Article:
It’s that time of year when Steve Jobs comes down from the mount and shares with us the latest impending Apple gadget. I followed this more closely than usual with an interest in multi-touch and was less surprised by the product and more intrigued by the lackluster response. Though apparently this is the drill with our volatile relationship with Apple products (noted by HuffPo and NYT amongst others).
However, thinking through a tablet and the best possible execution and positioning for the historically awkward platform, I’d be hard pressed to come up with something better. Lack of flash support isn’t great. Apple’s closed system has it’s downsides, but being an elitist control freak is what begets such holistic superior design. No multitasking has its advantages. They’re choices, trade-offs. If you’ve ever made anything you know you have to make hundreds to thousands of them, and few make them as well as Steve.
What’s notable in the iPad is less what’s emerging as what it’s ending – specifically, print and point & click. By introducing it as standing on the shoulders of Kindle, it’s clearly positioned to do what iPods did for music and CDs. The past few hundred years of books, magazines, and newspapers is over and a new, super easy digital ecosystem is being built to take their place. This is the last nail in the coffin for analogue media and something no general-use tablet has been positioned to do.
The other significant feature is that it is the first completely multi-touch computer designed as such, as opposed to a laptop with a keyboard and trackpad and a few awkward touch functions. This challenges the 25-year dominance of the mouse as primary computer input device. With the iPad being largely experiential and not in release, there’s much missing in live blogcasts of a product release keynote and even more lost on its most important potential audience – casual users. ‘Everyone’ is definitely a much larger and viable market than those sought by traditional tablets (realtors and doctors in TV shows?) or even of Apple computers (design/media professionals, rich hipsters?).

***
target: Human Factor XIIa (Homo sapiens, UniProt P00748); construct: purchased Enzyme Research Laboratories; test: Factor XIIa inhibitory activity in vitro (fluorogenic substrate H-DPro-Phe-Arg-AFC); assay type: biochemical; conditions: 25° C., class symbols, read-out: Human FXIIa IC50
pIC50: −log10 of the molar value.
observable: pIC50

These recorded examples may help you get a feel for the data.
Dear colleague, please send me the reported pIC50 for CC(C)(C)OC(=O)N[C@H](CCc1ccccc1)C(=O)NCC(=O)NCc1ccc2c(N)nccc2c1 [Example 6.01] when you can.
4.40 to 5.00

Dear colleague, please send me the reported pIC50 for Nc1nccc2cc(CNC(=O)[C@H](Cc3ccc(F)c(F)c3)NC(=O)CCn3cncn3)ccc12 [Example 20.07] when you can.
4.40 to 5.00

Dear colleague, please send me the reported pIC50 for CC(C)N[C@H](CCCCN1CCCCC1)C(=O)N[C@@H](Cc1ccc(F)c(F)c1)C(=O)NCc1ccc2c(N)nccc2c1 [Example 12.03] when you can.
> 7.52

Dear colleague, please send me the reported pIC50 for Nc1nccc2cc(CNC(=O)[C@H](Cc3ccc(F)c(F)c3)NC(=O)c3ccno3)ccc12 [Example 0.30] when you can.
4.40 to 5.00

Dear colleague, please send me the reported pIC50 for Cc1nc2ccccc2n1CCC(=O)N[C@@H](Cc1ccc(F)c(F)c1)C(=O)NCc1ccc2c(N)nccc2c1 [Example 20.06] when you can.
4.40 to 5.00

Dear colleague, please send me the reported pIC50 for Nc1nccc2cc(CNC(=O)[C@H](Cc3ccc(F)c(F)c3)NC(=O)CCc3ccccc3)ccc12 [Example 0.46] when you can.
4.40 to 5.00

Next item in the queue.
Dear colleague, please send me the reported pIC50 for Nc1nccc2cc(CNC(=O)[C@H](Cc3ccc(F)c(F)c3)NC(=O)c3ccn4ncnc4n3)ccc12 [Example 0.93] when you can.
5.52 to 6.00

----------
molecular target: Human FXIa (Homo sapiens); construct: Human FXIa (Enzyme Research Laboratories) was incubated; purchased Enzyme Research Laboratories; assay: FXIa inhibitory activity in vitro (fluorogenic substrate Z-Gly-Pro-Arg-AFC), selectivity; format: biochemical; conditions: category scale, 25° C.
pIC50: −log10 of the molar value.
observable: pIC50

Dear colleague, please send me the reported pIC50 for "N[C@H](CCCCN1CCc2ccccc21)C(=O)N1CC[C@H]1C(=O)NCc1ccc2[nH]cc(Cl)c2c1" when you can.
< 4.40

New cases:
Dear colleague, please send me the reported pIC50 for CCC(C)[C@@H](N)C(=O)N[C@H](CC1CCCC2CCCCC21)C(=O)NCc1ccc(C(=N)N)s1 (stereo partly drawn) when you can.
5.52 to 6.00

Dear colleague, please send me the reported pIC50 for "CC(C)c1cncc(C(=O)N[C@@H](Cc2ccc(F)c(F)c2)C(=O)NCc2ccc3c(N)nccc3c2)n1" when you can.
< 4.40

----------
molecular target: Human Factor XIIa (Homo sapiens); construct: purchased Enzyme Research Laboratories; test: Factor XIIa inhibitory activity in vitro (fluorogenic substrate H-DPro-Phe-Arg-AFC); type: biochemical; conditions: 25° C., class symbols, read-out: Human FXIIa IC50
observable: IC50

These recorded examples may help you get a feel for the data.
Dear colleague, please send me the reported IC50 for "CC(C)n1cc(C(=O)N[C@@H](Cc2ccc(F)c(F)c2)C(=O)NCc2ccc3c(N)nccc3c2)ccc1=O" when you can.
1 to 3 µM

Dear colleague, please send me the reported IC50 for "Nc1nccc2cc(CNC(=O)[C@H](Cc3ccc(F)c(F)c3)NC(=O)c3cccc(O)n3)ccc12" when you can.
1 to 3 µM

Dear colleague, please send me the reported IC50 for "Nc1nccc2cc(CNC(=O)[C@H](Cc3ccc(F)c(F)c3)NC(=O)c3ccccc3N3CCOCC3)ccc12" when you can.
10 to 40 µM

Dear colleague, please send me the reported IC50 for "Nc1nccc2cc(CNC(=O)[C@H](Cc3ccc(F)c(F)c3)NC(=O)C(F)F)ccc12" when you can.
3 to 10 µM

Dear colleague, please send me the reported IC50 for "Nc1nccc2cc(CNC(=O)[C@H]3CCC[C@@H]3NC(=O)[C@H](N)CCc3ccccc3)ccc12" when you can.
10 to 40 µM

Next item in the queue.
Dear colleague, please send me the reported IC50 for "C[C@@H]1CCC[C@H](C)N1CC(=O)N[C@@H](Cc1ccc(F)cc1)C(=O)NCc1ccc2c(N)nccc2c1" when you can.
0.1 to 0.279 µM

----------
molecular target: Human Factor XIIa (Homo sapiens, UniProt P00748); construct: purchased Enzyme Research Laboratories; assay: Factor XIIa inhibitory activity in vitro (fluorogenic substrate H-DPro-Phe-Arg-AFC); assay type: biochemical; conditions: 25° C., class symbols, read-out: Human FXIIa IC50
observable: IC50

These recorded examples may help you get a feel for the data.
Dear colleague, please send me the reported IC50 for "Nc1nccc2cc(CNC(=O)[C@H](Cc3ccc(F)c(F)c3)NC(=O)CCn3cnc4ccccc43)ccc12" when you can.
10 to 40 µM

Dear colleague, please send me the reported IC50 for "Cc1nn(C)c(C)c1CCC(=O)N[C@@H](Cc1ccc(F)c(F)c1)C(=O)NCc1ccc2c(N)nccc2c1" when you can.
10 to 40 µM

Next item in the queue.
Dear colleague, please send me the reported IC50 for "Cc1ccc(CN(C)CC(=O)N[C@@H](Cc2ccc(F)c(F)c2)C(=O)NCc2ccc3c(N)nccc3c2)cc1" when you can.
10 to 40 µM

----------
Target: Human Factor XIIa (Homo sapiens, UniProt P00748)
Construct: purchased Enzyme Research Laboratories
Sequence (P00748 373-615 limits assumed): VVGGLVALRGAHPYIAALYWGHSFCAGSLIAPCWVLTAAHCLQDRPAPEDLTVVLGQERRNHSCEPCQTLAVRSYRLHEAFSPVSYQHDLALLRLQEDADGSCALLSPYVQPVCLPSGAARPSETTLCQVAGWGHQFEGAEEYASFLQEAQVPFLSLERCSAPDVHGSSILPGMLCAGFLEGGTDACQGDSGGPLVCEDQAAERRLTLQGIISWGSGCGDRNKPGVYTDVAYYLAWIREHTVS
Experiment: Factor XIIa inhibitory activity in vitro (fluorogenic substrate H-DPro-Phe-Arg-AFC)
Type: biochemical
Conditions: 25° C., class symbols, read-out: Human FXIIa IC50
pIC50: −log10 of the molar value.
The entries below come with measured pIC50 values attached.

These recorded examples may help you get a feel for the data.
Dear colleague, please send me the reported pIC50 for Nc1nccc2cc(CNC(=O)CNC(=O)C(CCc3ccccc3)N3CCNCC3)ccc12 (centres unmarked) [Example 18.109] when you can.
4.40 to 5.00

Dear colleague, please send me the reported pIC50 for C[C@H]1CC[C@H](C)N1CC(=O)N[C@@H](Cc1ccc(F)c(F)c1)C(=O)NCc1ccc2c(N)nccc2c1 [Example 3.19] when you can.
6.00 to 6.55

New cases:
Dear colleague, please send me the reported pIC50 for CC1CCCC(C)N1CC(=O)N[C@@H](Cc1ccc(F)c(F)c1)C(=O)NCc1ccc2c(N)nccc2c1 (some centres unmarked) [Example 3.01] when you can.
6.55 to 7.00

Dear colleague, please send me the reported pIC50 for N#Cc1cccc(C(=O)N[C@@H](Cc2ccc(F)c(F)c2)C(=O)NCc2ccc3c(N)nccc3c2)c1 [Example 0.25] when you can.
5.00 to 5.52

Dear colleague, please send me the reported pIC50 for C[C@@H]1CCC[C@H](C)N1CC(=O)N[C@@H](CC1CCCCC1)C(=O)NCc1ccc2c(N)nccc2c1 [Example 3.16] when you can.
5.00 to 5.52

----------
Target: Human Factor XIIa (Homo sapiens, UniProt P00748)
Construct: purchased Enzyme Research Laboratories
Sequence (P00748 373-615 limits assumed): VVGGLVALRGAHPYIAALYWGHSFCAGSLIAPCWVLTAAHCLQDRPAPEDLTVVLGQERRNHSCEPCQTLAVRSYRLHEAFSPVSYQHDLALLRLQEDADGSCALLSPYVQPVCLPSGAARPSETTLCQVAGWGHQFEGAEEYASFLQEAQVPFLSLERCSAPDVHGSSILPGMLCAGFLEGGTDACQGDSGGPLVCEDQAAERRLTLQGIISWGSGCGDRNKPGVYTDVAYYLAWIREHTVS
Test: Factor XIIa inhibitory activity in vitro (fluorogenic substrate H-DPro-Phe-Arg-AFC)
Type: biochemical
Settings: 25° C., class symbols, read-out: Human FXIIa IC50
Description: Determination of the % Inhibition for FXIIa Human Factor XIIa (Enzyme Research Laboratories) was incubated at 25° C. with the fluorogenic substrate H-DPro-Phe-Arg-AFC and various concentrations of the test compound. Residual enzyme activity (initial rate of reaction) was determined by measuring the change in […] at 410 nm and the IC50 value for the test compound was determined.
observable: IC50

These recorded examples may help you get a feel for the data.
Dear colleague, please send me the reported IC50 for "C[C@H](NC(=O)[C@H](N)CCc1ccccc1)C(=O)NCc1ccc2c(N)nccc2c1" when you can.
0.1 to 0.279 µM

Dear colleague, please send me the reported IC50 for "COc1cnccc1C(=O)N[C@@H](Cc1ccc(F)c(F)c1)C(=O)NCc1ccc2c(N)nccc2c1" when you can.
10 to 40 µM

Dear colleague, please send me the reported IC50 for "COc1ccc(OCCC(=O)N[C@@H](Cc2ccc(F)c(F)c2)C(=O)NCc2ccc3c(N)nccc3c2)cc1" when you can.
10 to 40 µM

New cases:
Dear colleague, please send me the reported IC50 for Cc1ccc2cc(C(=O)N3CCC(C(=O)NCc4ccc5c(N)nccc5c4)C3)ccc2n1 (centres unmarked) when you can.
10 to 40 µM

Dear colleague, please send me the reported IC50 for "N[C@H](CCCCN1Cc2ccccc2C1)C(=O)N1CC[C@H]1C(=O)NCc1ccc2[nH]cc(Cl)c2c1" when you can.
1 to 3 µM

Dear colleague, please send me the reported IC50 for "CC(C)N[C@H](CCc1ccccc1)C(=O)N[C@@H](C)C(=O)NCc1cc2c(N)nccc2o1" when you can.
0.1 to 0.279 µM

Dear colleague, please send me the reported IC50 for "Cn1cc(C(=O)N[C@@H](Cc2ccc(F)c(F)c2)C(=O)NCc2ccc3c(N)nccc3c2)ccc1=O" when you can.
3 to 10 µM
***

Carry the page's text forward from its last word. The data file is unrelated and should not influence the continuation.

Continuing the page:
If the feel truly is as natural as early reports indicate, this awkward platform may emerge for the vast majority of people who just want computers for a few basic tasks and were never totally comfortable with the traditional computer platform. It’s like an anti-computer that is more out of the way than in your face. Given their prominence, hardware experience, and lowish price point, Apple may use portables success to sneak in the back door to personal computer dominance.
This is not to say there’s aren’t shortcomings, but dissecting its feature set may prove as irrelevant as doing one for mp3 players where “iPod” brand ubiquity borders on that of “Kleenex”. That’s why I think the reaction is interesting. The tech community’s judgment of tech and what comes to pass may or may not be related. Tech addicts can pull out potentially game changing features where others just don’t get the implications (Twitter always comes to mind), but there’s also ecosystem, integration, price point, and product narrative/positioning. When you read about tech all the time it’s easy to get very cerebral about it and forget about actual experiences – what made it to release, what works well, what users will or absolutely will not tolerate, what real-world relationships are involved in getting it right. But all of these things are crucial for market dominance and create the chasm referred to in diffusion theory.
Given the frenzy of disruptive technologies of the last decade I think we’re in for ever higher expectations and diminishing returns. The ironic thing is that what makes a movie or future visions ‘futuristic’ is that it’s weird to us, but common to the subjects. People’s everyday is mundane, effortless and natural. It becomes invisible not because of failure but by surpassing all its clumsy predecessors. What’s big and new never stays that way and is sometimes opposite of what’s just right.